One of the most common criticisms leveled at D&D 3.5 was power creep. Every new splatbook upped the ante with more powergaming options. I had my own misgivings about power creep at the time, but now I think what I disliked was not power creep, but the related problem of rules bloat. I have come to this conclusion as a result of my experience with Pathfinder. The good folks at Paizo have made controlling both power creep and rules bloat a top design priority. As a result, their release schedule for rulebooks has been far more modest than that of WotC. Since the Pathfinder Core Rulebook was published in August 2009, Paizo has only released the Gamemastery Guide, the Advanced Player's Guide the Pathfinder Bestiary, the Pathfinder Bestiary 2 and now, Ultimate Magic. Now, I appreciate the wisdom of releasing only about three rulebooks per year, but I wish the books that did come out had more awesomeness in them. The Advanced Player's Guide, for example, introduced six new base classes. I have played one, the Alchemist, while my co-blogger, Obiri has test-driven the Witch (ok, that sounded dirty) and the Summoner. I did like the Alchemist and Obiri's Summoner has proven pretty effective, but the Witch did not impress me much and the other classes, the Cavalier, the Oracle and the Inquisitor are so lame, no one has even bothered to give them an audition. Furthermore, despite a mountain of new feats, spells and alternative class features, I have found very little in the book that appeals to me unless I'm actually playing one of the new classes.
Well, now we have Ultimate Magic. I will leave it to Obiri to review UM, but I will make a few observations. It introduces one new base class, the Magus, which mirrors the Eldritch Knight prestige class (and even uses the same iconic art). I like the concept of a fighter/mage and so I may try the Magus at some point, but most of the rest of the book follows the same recipe as the APG, an occasional morsel of meat floating in a thin, bland broth. The problem is power creep, or more precisely, the lack of power creep. It's a delicate balance to produce new options for character generation that are just as cool as the old stuff, but not more powerful. It is a balance that neither WotC nor Paizo seems able to manage. WotC chose to throw caution to the wind and just kept ramping it up. However, they were able to keep most of the core classes relevent by giving them lots of new hotness in parallel with the new classes they introduced. Paizo has chosen the opposite approach, introducing less new stuff, most of which is less appealing than what was already released in the core rules. I'm sure many will disagree with me, but I'm starting to look back fondly on the WotC way of doing things.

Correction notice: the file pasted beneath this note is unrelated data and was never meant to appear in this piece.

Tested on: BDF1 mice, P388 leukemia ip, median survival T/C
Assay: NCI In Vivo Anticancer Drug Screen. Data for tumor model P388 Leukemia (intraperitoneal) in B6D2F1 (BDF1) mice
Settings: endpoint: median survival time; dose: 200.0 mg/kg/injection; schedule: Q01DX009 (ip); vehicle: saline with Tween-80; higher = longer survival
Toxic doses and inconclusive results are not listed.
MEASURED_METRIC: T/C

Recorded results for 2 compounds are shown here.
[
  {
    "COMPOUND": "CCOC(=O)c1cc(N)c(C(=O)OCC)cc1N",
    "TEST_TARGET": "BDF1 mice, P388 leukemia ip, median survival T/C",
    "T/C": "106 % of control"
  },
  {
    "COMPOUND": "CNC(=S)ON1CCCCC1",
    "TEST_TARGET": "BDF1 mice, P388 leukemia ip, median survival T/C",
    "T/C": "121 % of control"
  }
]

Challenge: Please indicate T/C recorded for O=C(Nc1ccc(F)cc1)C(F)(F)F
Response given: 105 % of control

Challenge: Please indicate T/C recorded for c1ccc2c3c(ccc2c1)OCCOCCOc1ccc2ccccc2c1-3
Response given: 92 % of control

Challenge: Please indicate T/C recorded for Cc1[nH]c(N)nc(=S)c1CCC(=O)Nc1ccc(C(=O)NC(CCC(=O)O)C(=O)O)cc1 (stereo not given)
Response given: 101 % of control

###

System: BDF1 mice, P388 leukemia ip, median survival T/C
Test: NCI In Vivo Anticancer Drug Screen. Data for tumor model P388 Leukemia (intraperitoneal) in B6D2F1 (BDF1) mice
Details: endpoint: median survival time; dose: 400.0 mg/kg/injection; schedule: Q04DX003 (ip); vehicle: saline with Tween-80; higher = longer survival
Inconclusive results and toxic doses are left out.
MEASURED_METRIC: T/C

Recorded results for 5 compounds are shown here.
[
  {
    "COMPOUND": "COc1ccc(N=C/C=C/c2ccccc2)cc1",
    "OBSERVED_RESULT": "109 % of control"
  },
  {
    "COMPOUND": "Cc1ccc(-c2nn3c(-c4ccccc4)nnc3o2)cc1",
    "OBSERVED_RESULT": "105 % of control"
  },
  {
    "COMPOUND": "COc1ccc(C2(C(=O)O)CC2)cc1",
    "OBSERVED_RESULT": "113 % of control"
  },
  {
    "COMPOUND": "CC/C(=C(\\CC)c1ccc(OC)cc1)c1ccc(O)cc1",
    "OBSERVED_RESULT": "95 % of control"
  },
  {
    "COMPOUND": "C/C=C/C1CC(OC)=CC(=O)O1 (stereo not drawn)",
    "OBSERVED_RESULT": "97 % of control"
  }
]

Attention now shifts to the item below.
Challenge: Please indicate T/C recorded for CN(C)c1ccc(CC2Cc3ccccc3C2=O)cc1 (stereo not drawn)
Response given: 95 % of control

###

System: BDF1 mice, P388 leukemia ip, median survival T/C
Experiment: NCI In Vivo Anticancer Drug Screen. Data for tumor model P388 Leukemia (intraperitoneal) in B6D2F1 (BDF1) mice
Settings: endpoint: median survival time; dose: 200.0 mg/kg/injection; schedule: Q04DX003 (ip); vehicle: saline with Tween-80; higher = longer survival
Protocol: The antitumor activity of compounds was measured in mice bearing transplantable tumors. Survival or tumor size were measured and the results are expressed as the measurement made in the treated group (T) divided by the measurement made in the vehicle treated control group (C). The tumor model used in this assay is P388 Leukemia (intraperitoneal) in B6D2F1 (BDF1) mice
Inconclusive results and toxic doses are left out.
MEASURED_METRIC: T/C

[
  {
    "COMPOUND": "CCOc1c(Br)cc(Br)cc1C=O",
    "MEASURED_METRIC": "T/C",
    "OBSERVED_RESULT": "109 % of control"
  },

Let the flaming begin!
Doctor Who - Smile
21 hours ago